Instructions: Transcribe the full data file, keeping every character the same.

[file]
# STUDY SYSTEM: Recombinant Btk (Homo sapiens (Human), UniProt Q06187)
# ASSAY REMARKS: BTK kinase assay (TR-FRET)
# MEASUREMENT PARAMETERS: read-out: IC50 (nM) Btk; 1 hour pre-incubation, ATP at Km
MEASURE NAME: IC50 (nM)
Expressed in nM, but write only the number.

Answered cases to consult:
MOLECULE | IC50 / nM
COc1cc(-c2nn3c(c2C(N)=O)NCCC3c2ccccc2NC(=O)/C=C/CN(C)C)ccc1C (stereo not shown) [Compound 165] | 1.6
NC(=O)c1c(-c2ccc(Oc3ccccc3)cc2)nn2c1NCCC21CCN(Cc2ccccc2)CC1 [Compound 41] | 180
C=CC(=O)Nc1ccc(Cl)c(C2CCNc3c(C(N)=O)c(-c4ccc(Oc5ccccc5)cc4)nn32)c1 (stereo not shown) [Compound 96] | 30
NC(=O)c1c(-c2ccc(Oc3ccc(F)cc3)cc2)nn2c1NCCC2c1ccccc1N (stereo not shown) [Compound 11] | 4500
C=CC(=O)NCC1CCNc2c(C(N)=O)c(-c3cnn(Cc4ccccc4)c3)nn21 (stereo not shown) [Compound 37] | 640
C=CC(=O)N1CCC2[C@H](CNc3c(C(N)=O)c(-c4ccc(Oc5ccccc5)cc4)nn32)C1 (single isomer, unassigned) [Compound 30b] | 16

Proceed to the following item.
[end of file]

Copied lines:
# STUDY SYSTEM: Recombinant Btk (Homo sapiens (Human), UniProt Q06187)
# ASSAY REMARKS: BTK kinase assay (TR-FRET)
# MEASUREMENT PARAMETERS: read-out: IC50 (nM) Btk; 1 hour pre-incubation, ATP at Km
MEASURE NAME: IC50 (nM)
Expressed in nM, but write only the number.

Answered cases to consult:
MOLECULE | IC50 / nM
COc1cc(-c2nn3c(c2C(N)=O)NCCC3c2ccccc2NC(=O)/C=C/CN(C)C)ccc1C (stereo not shown) [Compound 165] | 1.6
NC(=O)c1c(-c2ccc(Oc3ccccc3)cc2)nn2c1NCCC21CCN(Cc2ccccc2)CC1 [Compound 41] | 180
C=CC(=O)Nc1ccc(Cl)c(C2CCNc3c(C(N)=O)c(-c4ccc(Oc5ccccc5)cc4)nn32)c1 (stereo not shown) [Compound 96] | 30
NC(=O)c1c(-c2ccc(Oc3ccc(F)cc3)cc2)nn2c1NCCC2c1ccccc1N (stereo not shown) [Compound 11] | 4500
C=CC(=O)NCC1CCNc2c(C(N)=O)c(-c3cnn(Cc4ccccc4)c3)nn21 (stereo not shown) [Compound 37] | 640
C=CC(=O)N1CCC2[C@H](CNc3c(C(N)=O)c(-c4ccc(Oc5ccccc5)cc4)nn32)C1 (single isomer, unassigned) [Compound 30b] | 16

Proceed to the following item.